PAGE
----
“I think then that the species of oppression by which democratic nations are menaced is unlike anything which ever before existed in the world: our contemporaries will find no prototype of it in their memories. I am trying myself to choose an expression which will accurately convey the whole of the idea I have formed of it, but in vain; the old words “despotism” and “tyranny” are inappropriate: the thing itself is new; and since I cannot name it, I must attempt to define it. I seek to trace the novel features under which despotism may appear in the world. The first thing that strikes the observation is an innumerable multitude of men all equal and alike, incessantly endeavoring to procure the petty and paltry pleasures with which they glut their lives. Each of them, living apart, is as a stranger to the fate of all the rest – his children and his private friends constitute to him the whole of mankind; as for the rest of his fellow-citizens, he is close to them, but he sees them not – he touches them, but he feels them not; he exists but in himself and for himself alone; and if his kindred still remain to him, he may be said at any rate to have lost his country. Above this race of men stands an immense and tutelary power, which takes upon itself alone to secure their gratifications, and to watch over their fate. That power is absolute, minute, regular, provident, and mild. It would be like the authority of a parent, if, like that authority, its object was to prepare men for manhood; but it seeks on the contrary to keep them in perpetual childhood: it is well content that the people should rejoice, provided they think of nothing but rejoicing. For their happiness such a government willingly labors, but it chooses to be the sole agent and the only arbiter of that happiness: it provides for their security, foresees and supplies their necessities, facilitates their pleasures, manages their principal concerns, directs their industry, regulates the descent of property, and subdivides their inheritances – what remains, but to spare them all the care of thinking and all the trouble of living? Thus it every day renders the exercise of the free agency of man less useful and less frequent; it circumscribes the will within a narrower range, and gradually robs a man of all the uses of himself…After having thus successively taken each member of the community in its powerful grasp, and fashioned them at will, the supreme power then extends its arm over the whole community. It covers the surface of society with a net-work of small complicated rules, minute and uniform, through which the most original minds and the most energetic characters cannot penetrate, to rise above the crowd. The will of man is not shattered, but softened, bent, and guided: men are seldom forced by it to act, but they are constantly restrained from acting: such a power does not destroy, but it prevents existence; it does not tyrannize, but it compresses, enervates, extinguishes, and stupefies a people, till each nation is reduced to be nothing better than a flock of timid and industrious animals, of which the government is the shepherd…They devise a sole, tutelary, and all-powerful form of government, but elected by the people. They combine the principle of centralization and that of popular sovereignty; this gives them a respite; they console themselves for being in tutelage by the reflection that they have chosen their own guardians. Every man allows himself to be put in leading-strings, because he sees that it is not a person or a class of persons, but the people at large that holds the end of his chain. By this system the people shake off their state of dependence just long enough to select their master, and then relapse into it again. A great many persons at the present day are quite contented with this sort of compromise between administrative despotism and the sovereignty of the people; and they think they have done enough for the protection of individual freedom when they have surrendered it to the power of the nation at large. This does not satisfy me: the nature of him I am to obey signifies less to me than the fact of extorted obedience.”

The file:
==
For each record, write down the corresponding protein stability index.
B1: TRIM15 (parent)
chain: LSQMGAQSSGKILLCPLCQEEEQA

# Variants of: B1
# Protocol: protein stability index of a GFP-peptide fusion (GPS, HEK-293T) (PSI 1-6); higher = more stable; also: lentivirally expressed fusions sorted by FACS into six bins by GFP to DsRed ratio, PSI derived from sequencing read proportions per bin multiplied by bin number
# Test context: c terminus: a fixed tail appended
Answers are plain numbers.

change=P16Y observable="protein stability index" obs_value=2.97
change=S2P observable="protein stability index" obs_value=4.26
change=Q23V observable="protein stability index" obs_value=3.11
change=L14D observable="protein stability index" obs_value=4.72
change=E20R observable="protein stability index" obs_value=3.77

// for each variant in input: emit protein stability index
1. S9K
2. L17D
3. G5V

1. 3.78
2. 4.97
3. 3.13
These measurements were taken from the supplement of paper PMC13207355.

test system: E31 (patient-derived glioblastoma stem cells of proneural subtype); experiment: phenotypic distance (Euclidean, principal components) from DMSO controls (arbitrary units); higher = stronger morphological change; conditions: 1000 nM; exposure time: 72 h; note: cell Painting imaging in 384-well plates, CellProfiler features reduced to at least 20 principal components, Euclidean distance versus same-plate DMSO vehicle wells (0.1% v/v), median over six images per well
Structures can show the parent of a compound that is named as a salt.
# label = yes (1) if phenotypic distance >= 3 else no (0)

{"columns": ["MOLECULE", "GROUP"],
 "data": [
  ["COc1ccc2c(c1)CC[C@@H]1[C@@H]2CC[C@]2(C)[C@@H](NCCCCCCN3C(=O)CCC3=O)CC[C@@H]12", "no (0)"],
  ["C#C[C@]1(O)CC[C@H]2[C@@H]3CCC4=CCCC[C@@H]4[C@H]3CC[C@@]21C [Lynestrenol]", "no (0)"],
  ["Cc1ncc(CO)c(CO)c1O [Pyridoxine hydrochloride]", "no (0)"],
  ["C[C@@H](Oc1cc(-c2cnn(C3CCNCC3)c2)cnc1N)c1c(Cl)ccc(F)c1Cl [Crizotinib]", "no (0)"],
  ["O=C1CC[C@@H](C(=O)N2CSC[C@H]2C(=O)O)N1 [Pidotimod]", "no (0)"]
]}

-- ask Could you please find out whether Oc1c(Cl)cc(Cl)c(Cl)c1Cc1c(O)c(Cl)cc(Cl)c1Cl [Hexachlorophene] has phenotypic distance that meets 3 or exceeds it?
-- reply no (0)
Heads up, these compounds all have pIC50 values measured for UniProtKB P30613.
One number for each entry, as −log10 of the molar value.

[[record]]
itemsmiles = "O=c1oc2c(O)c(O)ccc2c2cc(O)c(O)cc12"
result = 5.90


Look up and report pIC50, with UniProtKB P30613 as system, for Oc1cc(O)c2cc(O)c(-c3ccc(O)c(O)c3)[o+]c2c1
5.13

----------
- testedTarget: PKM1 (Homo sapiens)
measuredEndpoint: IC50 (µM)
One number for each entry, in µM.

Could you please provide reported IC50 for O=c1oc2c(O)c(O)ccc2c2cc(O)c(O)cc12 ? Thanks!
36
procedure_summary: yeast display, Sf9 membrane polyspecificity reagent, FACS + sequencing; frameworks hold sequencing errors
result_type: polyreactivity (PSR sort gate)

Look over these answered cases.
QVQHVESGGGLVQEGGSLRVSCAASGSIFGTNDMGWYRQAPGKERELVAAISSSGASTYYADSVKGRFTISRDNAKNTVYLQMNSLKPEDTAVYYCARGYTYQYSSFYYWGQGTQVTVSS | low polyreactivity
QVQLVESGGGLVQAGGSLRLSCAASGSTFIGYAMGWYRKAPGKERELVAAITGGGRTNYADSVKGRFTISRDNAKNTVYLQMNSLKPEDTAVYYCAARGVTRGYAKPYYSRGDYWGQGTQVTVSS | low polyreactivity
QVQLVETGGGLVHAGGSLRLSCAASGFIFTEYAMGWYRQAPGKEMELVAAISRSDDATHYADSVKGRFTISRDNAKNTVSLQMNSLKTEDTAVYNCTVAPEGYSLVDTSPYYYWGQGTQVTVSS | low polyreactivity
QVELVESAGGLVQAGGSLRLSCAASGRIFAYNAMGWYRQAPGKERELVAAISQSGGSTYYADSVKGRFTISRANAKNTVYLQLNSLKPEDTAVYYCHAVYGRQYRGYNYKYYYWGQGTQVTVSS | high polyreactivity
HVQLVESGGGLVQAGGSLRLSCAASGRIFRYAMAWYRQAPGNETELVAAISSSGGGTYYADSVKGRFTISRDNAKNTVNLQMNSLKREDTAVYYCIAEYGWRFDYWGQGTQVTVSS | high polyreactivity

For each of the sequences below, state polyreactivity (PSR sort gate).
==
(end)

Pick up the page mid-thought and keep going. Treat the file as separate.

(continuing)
The _Charlie Rose_ interview: http://www.charlierose.com/view/content/10852

  3. On a related note, when David Brook’s was peddling his book _The Social Animal_ on a morning talk show, he recounted a time when Walter Mischel reproduced the experiment with an Oreo cookie.

    “One day, Mischel was using an Oreo cookie. Little guy picks up the Oreo, eats out the middle, carefully puts it back, thinks he’s gonna get away with it. That kid is now a U.S. senator.”

    That is your answer to how Duncan would respond.